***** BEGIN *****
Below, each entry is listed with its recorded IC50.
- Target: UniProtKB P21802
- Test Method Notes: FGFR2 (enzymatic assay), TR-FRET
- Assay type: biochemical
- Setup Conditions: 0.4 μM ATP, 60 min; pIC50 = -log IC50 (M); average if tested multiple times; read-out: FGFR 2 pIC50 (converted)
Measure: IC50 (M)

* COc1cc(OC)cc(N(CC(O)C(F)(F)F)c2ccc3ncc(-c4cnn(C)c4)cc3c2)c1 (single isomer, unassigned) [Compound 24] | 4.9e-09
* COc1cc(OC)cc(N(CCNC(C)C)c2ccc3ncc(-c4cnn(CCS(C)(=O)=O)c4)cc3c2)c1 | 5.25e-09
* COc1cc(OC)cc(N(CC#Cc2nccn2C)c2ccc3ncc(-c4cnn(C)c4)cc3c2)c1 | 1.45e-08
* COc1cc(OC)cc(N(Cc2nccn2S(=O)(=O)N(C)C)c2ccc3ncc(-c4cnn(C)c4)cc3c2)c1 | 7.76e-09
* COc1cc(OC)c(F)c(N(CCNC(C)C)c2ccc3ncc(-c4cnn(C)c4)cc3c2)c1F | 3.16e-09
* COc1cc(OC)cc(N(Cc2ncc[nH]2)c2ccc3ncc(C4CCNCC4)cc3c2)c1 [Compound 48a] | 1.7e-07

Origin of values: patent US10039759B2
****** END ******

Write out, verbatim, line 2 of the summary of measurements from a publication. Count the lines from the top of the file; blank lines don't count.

- Target: UniProtKB P21802